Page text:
Read a book
We will talk more later about why it is so important to ditch the screens before bed. A great alternative to this is to read.
Reading can be done in low-light, doesn’t involve any screens, and can be done lying down or in a comfortable position.
Reading is very similar to meditation in the way that it makes you concentrate while staying calm. Not only can reading help you sleep but it can also increase the amount of time that you are able to focus for.
Obviously, you want to avoid picking up any books that are too exciting. You don’t want to stay up all night reading, just to find out what happens next. You may want to consider reading something that you have read before, or a book on a topic that doesn’t interest you.
Write a ‘to do’ list
When you start to panic, your body goes into fight or flight mode. One of the many things it does while in this state is it releases large amounts of adrenaline into our system. As we have touched on before, this can keep you up for hours.
So, before you go to bed, you need to find a way to calm your noisy mind. While taking a bath, meditating and reading can help – we have one more tip that has helped hundreds of thousands of people over the years.
Before you go to sleep, take a notebook and pen (not anything with a screen!) and write down everything that you have to do tomorrow. We mean everything that comes to mind, even the small and trivial things like buying dog food or watching your favorite show.
Studies have shown that the simple act of writing a task down can allow the brain to detach from it. What this means is that when you write a task on your list at the end of the day, your brain will stop wasting energy trying to remember because it knows the thought is stored somewhere. It lets go and starts thinking about something else.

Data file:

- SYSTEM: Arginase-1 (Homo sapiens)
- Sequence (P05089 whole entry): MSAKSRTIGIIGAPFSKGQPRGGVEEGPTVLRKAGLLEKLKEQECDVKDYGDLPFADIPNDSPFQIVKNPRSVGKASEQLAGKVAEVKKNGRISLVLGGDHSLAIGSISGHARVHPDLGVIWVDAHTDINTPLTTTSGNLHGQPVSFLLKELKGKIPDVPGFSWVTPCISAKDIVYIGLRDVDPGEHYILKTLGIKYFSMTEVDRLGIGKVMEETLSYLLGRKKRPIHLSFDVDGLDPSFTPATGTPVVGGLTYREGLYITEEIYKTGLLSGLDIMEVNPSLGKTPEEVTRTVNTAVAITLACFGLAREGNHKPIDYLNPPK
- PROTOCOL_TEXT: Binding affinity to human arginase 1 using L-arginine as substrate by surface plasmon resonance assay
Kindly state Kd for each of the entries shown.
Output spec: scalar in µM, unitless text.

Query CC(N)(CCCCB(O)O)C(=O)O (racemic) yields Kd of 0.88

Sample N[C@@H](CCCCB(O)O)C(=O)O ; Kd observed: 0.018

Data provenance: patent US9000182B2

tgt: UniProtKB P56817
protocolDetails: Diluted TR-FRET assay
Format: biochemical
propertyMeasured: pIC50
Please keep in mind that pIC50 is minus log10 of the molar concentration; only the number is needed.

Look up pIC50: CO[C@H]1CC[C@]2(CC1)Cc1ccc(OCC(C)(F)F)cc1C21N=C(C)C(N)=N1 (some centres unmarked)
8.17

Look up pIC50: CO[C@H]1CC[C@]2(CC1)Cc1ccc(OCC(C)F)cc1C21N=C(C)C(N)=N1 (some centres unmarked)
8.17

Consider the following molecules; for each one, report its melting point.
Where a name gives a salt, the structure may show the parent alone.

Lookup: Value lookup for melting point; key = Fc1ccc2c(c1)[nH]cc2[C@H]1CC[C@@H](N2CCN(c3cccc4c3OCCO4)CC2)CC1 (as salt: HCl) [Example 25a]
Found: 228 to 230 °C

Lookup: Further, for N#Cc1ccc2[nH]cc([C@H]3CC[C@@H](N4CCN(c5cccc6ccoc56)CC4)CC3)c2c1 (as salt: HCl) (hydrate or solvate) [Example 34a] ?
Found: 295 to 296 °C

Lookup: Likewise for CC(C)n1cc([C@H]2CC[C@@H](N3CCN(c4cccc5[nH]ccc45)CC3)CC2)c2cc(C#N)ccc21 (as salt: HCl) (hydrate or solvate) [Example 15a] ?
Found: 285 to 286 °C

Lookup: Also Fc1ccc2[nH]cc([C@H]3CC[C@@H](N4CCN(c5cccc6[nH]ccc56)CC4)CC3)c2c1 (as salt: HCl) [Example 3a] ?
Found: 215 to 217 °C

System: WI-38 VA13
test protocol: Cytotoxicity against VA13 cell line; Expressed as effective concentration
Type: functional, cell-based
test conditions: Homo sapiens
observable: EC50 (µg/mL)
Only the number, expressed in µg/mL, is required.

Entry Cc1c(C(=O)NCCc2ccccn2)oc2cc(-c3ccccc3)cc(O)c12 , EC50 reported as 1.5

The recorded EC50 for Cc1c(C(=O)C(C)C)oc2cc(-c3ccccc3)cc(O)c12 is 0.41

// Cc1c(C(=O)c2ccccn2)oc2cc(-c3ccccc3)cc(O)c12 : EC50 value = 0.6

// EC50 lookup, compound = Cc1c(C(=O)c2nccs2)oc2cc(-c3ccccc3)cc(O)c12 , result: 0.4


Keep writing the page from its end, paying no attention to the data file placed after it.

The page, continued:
If you write down everything your brain could be panicking about for the next day then you can create a clear headspace before bed.
Some people find journaling before bed helpful for the same reasons. They get all of their feelings out on paper and then don’t have to worry about them while they lie in bed.
Our brain is all about the short term. Feeling refreshed after a good night’s sleep is a long term reward. Your brain can get endorphins more quickly if you stay up all night and scroll through Instagram. Your brain will take the easy way out if it can.
For this reason, you need to make going to sleep as easy as possible for your brain. This means making the good habits easier to do and the bad habits harder to indulge in.
James Clear calls this creating friction.
Avoid light disruption
The effect that blue light has on our ability to sleep is probably one of the most documented discoveries in the last 10 years.
Our brains read the blue light from our phones, computers, and TVs in the same way that they read sunlight. If you are looking at your laptop at 11pm, then your brain still thinks the sun is up.
It takes our brain about 2 hours after seeing the sun (or blue light) to start producing melatonin – the sleep hormone – again.
If you want to sleep well, then you need to quit the screens long before you want to be asleep.
Avoid uncomfy bedding/pillows/mattress
If you are having trouble sleeping then you may want to give your betting a closer examination.
Are they creating unnecessary friction between you and your plans to sleep well? Is your bedding too scratchy? Is your mattress too lumpy? Are your pillows too flat? Is your whole setup making your back pain worse?
Investing in good bedding can make all the difference.
Lots of people are reluctant to spend money on bedding and mattresses. But we think that these items are worth splashing out on. We spend around a third of our lives in bed.
Set a temperature-keep your room cool
When humans lived outside, we could tell it was nighttime because it got dark and the temperature outside dropped.
Now that we live in houses with AC and central heating, we no longer get these environmental signals. Even though our brain is still wired to react to them.
If you want to trick your brain into preparing for bed then you should set your thermostat to dip the temperature in your room after you have eaten dinner. Your body will notice the temperature difference and start releasing melatonin.